Your AirPods 3 just got a firmware update with bug fixes and improvements — but will you even notice?

Airpods 3 With Case Right Earbud Lying In Front Of Case
(Image credit: Luke Filipowicz / iMore)

Apple has released a new firmware update for the AirPods 3 (6A317), which includes bug fixes and improvements for the wireless earbuds.

While Apple, as always, remains coy on what the new firmware brings to the third-generation AirPods, you’re likely going to want to update for better stability when listening to your favorite tunes or podcasts.

While working at the Genius Bar in an Apple Store, AirPods firmware updates were one of the job's most confusing and ominous aspects. Apple does not provide any official information on how the process actually works (probably because the beauty of the wireless earbuds is just how seamlessly they work) and the company doesn’t want users faffing about to update.

Instead, AirPods automatically update over the air when connected to an iOS device (there’s no rhyme or reason to explain when the process happens). If you want to force the update to get access to the latest firmware sooner rather than later, connecting the AirPods via a Lightning or USB-C cable and placing them on charge while paired to an Apple device should do the trick. Again, there’s no official documentation on how long this process actually takes, but when I worked at Apple, we would often tell customers to leave the AirPods on charge for at least one hour to make sure the update was installed.

Checking your firmware

The only way to confirm your AirPods 3 have updated to 6A317 is by checking the firmware of your AirPods via a connected Apple device.

To do this on an iPhone or iPad, open Settings, then Bluetooth, and click the ‘i’ icon next to your paired AirPods. Now scroll down until you see the firmware version under the About section. If you want to check from your Mac, the process is similar: Hold the Option key while clicking System Information under the Apple menu, click Bluetooth, and then check for the firmware version under your AirPods.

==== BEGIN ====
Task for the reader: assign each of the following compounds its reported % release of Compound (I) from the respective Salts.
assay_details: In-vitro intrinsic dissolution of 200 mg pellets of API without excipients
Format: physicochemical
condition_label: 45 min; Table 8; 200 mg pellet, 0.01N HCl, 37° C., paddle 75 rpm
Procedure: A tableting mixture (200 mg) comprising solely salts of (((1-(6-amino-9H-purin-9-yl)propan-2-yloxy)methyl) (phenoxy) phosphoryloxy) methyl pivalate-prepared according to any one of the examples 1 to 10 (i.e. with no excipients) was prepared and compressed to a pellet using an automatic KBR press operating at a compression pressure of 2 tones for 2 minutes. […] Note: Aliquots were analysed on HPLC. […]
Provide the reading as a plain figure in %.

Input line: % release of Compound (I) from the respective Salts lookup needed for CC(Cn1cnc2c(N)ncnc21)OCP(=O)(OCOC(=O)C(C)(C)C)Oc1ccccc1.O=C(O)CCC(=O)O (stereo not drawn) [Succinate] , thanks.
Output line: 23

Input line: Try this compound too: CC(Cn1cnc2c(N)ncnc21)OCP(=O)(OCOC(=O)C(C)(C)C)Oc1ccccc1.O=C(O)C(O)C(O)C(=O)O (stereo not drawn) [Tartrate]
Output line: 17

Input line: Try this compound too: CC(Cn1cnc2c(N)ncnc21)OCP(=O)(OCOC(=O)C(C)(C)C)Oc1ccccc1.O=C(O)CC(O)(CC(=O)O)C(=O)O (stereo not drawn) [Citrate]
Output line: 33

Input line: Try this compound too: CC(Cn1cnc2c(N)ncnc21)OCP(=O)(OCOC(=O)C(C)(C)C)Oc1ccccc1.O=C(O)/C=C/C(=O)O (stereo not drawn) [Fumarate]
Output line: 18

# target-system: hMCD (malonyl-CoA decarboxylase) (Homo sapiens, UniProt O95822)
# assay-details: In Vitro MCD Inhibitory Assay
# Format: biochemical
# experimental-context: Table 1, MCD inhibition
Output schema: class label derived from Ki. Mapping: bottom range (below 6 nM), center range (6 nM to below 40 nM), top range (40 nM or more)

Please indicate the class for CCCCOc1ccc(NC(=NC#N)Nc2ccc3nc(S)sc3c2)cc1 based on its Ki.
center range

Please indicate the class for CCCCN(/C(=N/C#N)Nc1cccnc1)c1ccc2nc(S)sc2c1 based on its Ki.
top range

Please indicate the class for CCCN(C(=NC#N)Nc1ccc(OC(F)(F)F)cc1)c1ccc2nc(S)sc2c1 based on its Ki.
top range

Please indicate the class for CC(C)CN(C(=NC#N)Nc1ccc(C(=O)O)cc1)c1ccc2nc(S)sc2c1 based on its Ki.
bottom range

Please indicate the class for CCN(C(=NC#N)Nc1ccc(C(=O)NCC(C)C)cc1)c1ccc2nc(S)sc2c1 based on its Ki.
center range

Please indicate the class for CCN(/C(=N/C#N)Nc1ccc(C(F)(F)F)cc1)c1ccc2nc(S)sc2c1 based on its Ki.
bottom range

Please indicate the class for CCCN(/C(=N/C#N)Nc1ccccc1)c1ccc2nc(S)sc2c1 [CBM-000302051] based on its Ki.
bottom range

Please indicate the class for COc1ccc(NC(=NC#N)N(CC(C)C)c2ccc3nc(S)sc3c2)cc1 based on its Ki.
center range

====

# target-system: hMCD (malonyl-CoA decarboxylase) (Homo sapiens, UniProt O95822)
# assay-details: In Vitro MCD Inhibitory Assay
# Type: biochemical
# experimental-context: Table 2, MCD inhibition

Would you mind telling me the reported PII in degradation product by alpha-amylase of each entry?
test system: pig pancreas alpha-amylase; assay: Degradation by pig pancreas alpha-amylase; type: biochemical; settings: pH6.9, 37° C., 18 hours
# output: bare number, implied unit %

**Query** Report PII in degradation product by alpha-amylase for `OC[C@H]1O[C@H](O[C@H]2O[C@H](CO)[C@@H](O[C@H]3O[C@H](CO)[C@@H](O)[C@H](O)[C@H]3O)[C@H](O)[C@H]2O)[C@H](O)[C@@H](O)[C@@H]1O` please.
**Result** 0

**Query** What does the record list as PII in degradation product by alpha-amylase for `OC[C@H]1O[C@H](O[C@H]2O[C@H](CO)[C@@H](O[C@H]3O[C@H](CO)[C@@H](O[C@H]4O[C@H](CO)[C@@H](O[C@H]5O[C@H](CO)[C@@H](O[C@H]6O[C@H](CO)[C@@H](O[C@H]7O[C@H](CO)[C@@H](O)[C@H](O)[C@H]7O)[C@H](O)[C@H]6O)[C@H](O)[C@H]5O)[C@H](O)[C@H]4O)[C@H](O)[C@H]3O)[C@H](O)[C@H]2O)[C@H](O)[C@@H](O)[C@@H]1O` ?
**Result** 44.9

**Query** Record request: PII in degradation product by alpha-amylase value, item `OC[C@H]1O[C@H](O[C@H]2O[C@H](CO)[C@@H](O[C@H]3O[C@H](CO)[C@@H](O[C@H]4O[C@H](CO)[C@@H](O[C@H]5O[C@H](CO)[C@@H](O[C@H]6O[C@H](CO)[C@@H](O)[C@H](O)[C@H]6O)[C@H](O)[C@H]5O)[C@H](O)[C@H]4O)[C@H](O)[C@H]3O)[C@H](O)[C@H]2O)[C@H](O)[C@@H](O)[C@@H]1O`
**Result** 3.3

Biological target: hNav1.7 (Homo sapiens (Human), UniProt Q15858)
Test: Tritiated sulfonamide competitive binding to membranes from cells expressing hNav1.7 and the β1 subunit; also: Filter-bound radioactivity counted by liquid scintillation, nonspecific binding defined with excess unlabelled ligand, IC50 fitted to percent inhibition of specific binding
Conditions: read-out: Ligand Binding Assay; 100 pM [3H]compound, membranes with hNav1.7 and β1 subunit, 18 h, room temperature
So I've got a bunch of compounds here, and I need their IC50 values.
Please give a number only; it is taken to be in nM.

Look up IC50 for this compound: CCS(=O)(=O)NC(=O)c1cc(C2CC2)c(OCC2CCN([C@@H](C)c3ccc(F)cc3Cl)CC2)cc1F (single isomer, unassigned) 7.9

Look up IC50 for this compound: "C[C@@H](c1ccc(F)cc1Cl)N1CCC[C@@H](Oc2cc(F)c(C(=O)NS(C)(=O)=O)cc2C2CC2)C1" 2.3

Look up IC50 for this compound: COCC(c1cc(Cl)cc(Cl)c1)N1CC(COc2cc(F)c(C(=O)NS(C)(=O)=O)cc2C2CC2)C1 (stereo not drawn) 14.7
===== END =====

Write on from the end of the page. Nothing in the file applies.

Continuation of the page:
For Mac users on macOS Ventura or later, the process is more akin to iOS. Click the Apple menu, then System Settings, followed by Bluetooth, and click the ‘i’ icon next to your AirPods.

The best thing about AirPods is just how easy they are to use, and that’s why there’s no real reason to constantly check the firmware version unless Apple drops a major update like when Adaptive Audio was added to the AirPods Pro 2. If, for any reason, you have issues with your AirPods connectivity or the earbuds go months without updating firmware automatically, head to your nearest Apple Store to get support.

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John-Anthony Disotto
How To Editor

John-Anthony Disotto is the How To Editor of iMore, ensuring you can get the most from your Apple products and helping fix things when your technology isn’t behaving itself. Living in Scotland, where he worked for Apple as a technician focused on iOS and iPhone repairs at the Genius Bar, John-Anthony has used the Apple ecosystem for over a decade and prides himself in his ability to complete his Apple Watch activity rings. John-Anthony has previously worked in editorial for collectable TCG websites and graduated from The University of Strathclyde where he won the Scottish Student Journalism Award for Website of the Year as Editor-in-Chief of his university paper. He is also an avid film geek, having previously written film reviews and received the Edinburgh International Film Festival Student Critics award in 2019.  John-Anthony also loves to tinker with other non-Apple technology and enjoys playing around with game emulation and Linux on his Steam Deck.

In his spare time, John-Anthony can be found watching any sport under the sun from football to darts, taking the term “Lego house” far too literally as he runs out of space to display any more plastic bricks, or chilling on the couch with his French Bulldog, Kermit.